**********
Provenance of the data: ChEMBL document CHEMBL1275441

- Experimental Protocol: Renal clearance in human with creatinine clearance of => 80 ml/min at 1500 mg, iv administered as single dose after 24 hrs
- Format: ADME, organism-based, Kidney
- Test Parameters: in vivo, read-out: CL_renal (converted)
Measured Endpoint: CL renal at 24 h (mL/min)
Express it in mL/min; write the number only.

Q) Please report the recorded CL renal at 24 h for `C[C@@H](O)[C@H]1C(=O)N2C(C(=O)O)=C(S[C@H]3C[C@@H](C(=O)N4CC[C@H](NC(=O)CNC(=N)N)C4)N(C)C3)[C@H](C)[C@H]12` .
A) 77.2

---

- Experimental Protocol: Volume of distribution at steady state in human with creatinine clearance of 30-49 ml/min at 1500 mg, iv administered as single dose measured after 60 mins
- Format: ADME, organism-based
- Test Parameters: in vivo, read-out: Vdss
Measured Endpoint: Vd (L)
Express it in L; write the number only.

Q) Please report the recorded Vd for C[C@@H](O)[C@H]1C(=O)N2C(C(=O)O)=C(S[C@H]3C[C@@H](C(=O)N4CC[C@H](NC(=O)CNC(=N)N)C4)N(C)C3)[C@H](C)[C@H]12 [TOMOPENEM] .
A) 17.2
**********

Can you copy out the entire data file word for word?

Provenance of the data: ChEMBL document CHEMBL1275441

- Experimental Protocol: Renal clearance in human with creatinine clearance of => 80 ml/min at 1500 mg, iv administered as single dose after 24 hrs
- Format: ADME, organism-based, Kidney
- Test Parameters: in vivo, read-out: CL_renal (converted)
Measured Endpoint: CL renal at 24 h (mL/min)
Express it in mL/min; write the number only.

Q) Please report the recorded CL renal at 24 h for `C[C@@H](O)[C@H]1C(=O)N2C(C(=O)O)=C(S[C@H]3C[C@@H](C(=O)N4CC[C@H](NC(=O)CNC(=N)N)C4)N(C)C3)[C@H](C)[C@H]12` .
A) 77.2

---

- Experimental Protocol: Volume of distribution at steady state in human with creatinine clearance of 30-49 ml/min at 1500 mg, iv administered as single dose measured after 60 mins
- Format: ADME, organism-based
- Test Parameters: in vivo, read-out: Vdss
Measured Endpoint: Vd (L)
Express it in L; write the number only.

Q) Please report the recorded Vd for C[C@@H](O)[C@H]1C(=O)N2C(C(=O)O)=C(S[C@H]3C[C@@H](C(=O)N4CC[C@H](NC(=O)CNC(=N)N)C4)N(C)C3)[C@H](C)[C@H]12 [TOMOPENEM] .
A) 17.2